the cradle is so nearly a lost art, both
in and out of doors on the farm.Ohio
Hog products have stiffened in price
with a declining supply of hogs and a
Florida claims to haveextensive phos
phate beds, equaling if not surpassing
those of JSouth Carolina.
A New York farmer says he failed to
get a crop of turnips until he used un
leached ashes to fertilize the ground.
Ashes will raise a crop on any kind of
Plants growing too thickly together
cannot thrive. Some of them are as
weeds to the others. Thin them out if
too thiek, and a larger yield will be the
Sweden exports $4,000,000 worth of
butter a year. The government takes
an interest in the industry, and has
dairy schools where pupils are taught
how to make good butter.
By feeding the oats unthreshed, we
save the labor of threshing, and also get
the straw and grain together in the
stomach, getting abetter digestion of
both than when they are fed separate.
The introduction of labor-saving ma
chinery has disarranged the old meth
ods of farming, and in nothing more
than in the changes it has necessitated
in the employment of hired help.
Any agricultural society can save
money by restricting the number of
prizes in each of^he classes. Two
premiums are enough to offer for any
thing, as no exhibitor cares for a
third or fourth prize.
Waldo F. Brown says in the Nation
al Stockman: One mistake which is
made by many breeders of Jerseys is
to allow them to breed too young, and
I think this has done much to reduce
Save all the manure. A quarter of a
century ago many Western farmers
dumped their manure into rivers, not
supposing that manure or fertilizers
would ever be required, but the ques
tion of fertilizers is now being discussed
as well as the best methods of restoring
German millet, sown and lightly har
rowed in, the proportion of one bushel
of seed per acre, makes an excellent
crop for summer. But it must be cut as
soon as it shall be in bloom, for if al
lowed to ripen its seed# will be
come hard and woody. On good, well
manured land it should produce two
tons of hay per acre.
It used to be said that "virtue alons out
builds the Pyramids'' but if it goes on con
Suering and to conquer, Dr. Bull's jCough
yrup will out cure and out live them alL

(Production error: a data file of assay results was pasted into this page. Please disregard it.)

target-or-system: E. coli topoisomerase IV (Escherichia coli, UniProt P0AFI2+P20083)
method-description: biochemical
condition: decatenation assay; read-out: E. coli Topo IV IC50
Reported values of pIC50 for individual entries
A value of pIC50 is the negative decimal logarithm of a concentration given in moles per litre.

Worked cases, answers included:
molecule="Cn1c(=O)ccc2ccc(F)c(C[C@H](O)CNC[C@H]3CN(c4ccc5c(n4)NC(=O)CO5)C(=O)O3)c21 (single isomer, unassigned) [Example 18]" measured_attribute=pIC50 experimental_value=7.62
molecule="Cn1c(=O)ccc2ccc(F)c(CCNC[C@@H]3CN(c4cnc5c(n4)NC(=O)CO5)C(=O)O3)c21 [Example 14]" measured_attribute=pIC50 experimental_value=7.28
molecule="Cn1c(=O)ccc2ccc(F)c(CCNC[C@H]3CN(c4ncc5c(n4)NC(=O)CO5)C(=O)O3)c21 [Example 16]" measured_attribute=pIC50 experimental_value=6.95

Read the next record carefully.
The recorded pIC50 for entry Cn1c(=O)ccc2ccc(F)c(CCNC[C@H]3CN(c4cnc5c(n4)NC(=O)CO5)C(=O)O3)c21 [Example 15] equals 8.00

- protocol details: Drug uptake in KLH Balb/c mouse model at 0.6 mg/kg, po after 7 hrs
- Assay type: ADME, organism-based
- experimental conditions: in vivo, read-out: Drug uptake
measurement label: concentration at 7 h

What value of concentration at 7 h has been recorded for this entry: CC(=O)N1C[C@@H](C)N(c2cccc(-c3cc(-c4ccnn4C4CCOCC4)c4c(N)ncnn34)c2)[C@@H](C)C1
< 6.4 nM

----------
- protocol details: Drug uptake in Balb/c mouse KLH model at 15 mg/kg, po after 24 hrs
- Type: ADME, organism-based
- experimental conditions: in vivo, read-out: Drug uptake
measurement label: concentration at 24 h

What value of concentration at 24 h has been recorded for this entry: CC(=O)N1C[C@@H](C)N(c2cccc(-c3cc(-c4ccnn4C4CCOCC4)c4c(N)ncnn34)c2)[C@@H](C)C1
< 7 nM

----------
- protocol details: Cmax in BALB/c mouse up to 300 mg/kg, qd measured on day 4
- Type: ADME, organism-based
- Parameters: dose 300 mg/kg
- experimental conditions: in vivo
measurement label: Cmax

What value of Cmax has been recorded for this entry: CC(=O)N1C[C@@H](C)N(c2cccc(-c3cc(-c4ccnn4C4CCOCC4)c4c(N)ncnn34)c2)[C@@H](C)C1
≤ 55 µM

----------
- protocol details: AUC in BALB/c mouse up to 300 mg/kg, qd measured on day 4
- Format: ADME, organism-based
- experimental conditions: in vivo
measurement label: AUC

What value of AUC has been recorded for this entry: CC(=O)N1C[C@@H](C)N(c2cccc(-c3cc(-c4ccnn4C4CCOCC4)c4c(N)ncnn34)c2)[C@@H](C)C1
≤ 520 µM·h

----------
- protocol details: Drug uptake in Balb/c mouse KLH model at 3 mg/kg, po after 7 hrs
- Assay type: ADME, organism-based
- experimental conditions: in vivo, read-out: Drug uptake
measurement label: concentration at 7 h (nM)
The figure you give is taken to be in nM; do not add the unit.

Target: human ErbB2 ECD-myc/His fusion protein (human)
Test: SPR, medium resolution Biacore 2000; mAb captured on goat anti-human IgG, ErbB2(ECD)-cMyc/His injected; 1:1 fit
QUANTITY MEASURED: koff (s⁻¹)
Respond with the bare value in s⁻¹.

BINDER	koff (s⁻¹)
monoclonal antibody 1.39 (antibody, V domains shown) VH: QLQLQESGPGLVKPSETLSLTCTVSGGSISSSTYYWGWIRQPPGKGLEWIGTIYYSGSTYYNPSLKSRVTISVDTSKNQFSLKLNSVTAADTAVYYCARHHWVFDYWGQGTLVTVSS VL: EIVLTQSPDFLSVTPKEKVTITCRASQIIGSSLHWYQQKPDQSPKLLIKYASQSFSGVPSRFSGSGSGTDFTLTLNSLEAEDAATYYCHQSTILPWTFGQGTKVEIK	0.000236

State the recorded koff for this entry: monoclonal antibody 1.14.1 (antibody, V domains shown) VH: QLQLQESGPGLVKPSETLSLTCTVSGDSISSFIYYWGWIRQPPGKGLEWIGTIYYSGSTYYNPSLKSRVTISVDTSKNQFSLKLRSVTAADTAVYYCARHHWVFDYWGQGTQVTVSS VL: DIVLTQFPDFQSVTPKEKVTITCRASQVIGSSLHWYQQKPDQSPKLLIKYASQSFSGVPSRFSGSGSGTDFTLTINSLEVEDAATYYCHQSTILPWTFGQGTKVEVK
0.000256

on e *&tne
Young- Married Wometn In England.
rp ^e remark is now often made that a
ng married women will be
there, says th.^ ***&<*
cause is to a great extent answerable
for the general lowering of the tone of
society nowadays. It is thought
nothing extraordinary at the present
day for a young married woman to sit
out most of the evening in a quiet cor
ner or conservatory with the same man,
or to give a man a lift in her carriage
part of the way home. If a yonng girl
sits out along time with the same man
on several occasions the world imme
diately says it will be a match, or, if
not, that it ought to be. and that he is
behaving very badly to her.
Why, then, are "we to suppose that
a young married woman may be doing
the same thing constantly without
rousing the suspicions of others? But
notoriety is the prevailing fashion, and
it is considered a great thing now to be
seen in music halls and restaurants
chiefly used by the demimondes, not
that there is any pretense that these
places are more amusing than the
theatres, etc., but there is that feeling
so charming to many ladies of the pres
ent day, that they are doing something i
that is out of the way and almost wrong.
There is the same fascination in going
to these places that there is in reading
French novels of more than doubtful
morality. Let it be but known that
there is a book out that is hardly decent,
and the rush for it is immense among
our young married ladies and even
among some of the elder spinsters.
Indeed not to have read any book that
is more indecent than usual is to be
out of the fashion.
Much has Been written and said about
how to make home happy. The moralist
and the preacher have hackneyed this
theme until it would seem nothing more re
mained to be said But the philosophers
have gone far out of their way to account
for the prevalence of ill-assorted couples and
unhappy homes, and have over-looked the